You’ve probably heard a lawyer say “split the baby” to mean “split the difference.” I seem to hear it weekly. If you use the expression, please stop. It’s aesthetically abhorrent and etymologically backward.
I started noticing how jarring the phrase was after becoming a dad. Suddenly, instead of just hearing it as legal jargon, the phrase began conjuring an image of slicing an infant in two. It’s really a horrible visual. If you’re inured to the phrase’s implied violence, try using it around non-lawyers. Next time you get the check after dinner with friends, offer to split the baby. Observe their shocked reactions. It’s not a normal turn of phrase.
Worse, from a lawyer’s standpoint, is that the phrase has become opposed to its original meaning and shows the speaker’s historical ignorance. The phrase comes from Solomon’s Judgment, which, especially if you haven’t heard it, is a really cool story about a clever discovery device.
Two women brought a case to King Solomon each claiming to be an infant’s mother. Both women were recently pregnant and one’s child died. There were no witnesses. How to determine the true mother? Solomon called for his sword and decided to literally split the baby and give each woman half the corpse. One woman withdrew her claim and asked that the child be given to the opposing party; the second woman sought to enforce the judgement. Solomon found the first woman’s compassion proved her to be the true mother and awarded her the child.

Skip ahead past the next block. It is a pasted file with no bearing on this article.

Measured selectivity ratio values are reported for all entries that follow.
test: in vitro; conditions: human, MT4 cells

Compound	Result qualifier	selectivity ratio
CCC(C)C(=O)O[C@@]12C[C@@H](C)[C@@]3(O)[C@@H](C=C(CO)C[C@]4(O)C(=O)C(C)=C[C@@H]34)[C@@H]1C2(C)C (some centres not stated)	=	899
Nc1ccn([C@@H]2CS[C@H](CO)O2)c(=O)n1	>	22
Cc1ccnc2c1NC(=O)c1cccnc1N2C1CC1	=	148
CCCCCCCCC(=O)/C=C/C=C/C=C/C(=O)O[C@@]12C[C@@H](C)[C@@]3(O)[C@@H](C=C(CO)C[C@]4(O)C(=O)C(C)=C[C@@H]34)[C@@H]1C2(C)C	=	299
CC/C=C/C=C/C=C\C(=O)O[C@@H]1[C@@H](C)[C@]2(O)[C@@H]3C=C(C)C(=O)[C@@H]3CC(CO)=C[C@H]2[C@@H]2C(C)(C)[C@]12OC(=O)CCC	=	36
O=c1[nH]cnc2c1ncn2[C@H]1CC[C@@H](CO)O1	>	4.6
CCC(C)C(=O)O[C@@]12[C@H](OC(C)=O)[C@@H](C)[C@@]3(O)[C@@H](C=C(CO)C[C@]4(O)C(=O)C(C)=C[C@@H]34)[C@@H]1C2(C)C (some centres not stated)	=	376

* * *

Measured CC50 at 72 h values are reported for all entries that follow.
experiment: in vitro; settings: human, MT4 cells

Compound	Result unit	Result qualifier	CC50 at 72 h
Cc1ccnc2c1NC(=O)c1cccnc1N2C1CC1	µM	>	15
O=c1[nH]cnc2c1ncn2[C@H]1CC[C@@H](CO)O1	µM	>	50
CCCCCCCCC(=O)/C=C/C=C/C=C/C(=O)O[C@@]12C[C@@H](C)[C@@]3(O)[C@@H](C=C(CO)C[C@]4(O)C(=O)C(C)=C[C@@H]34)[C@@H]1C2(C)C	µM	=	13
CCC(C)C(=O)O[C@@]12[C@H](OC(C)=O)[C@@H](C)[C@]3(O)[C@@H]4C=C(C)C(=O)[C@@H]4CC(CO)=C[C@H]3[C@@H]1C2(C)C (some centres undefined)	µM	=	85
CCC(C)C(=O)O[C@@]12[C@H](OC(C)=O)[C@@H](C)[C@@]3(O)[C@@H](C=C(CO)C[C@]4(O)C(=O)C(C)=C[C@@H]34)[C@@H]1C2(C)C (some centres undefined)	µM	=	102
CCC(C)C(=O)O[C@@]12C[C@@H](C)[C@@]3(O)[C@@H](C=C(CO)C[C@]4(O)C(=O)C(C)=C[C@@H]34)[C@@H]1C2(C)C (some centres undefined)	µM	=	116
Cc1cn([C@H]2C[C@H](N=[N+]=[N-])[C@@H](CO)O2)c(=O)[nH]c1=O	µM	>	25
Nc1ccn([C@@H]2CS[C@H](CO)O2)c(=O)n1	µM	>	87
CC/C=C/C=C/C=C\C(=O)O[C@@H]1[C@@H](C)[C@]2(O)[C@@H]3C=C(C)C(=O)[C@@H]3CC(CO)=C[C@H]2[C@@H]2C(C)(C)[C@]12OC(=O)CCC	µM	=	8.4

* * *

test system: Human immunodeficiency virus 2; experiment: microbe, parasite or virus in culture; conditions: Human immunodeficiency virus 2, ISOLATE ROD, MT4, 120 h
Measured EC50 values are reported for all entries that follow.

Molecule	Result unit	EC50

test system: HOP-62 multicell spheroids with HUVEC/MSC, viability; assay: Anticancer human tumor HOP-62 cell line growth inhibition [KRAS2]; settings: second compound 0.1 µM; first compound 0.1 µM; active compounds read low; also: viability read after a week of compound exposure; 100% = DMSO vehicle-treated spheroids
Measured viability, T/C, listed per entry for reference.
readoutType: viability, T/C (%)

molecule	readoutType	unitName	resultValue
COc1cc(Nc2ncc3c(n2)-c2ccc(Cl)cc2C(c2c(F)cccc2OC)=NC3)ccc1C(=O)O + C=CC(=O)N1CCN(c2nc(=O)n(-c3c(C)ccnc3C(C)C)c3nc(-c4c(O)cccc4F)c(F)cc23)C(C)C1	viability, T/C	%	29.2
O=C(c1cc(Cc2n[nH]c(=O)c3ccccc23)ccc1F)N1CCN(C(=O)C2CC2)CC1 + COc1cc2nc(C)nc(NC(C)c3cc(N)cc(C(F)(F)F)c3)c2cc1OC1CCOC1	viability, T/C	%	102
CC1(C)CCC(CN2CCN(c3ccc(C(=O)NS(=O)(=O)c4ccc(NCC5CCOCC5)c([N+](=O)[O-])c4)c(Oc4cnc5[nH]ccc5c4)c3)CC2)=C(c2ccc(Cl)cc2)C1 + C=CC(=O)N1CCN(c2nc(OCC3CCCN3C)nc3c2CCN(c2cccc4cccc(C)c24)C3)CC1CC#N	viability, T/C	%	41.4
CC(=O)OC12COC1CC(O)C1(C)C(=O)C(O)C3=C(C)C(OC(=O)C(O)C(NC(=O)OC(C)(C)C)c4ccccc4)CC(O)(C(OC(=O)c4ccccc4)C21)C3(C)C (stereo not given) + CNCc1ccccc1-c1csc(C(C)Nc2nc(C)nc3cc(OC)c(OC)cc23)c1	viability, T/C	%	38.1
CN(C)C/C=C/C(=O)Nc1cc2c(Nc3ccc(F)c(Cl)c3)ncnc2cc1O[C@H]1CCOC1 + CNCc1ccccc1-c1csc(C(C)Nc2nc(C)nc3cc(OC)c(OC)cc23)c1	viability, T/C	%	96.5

So should you ever say “split the baby?” Sure. Here are two examples:
- The court grants your oppressive motion to compel, but makes discovery mutual, and you then negotiate a reasonable scope for discovery, or
- The court issues a final judgment that is adverse to both parties, so you settle the case.
In those situations, the court’s orders force the parties to reveal information—how much discovery was really needed and what the parties were willing to settle for—that the court couldn’t determine itself.
But if you’re just describing a compromise, do our profession a favor and use “split the difference.” It is a much better option.
About the author:
Sebastian Kaplan litigates disputes concerning trade secrets, trademarks, copyrights, and complex commercial transactions. He represents clients in both federal and state courts and has successfully resolved claims at all stages from pre-litigation cease and desist letters through trial.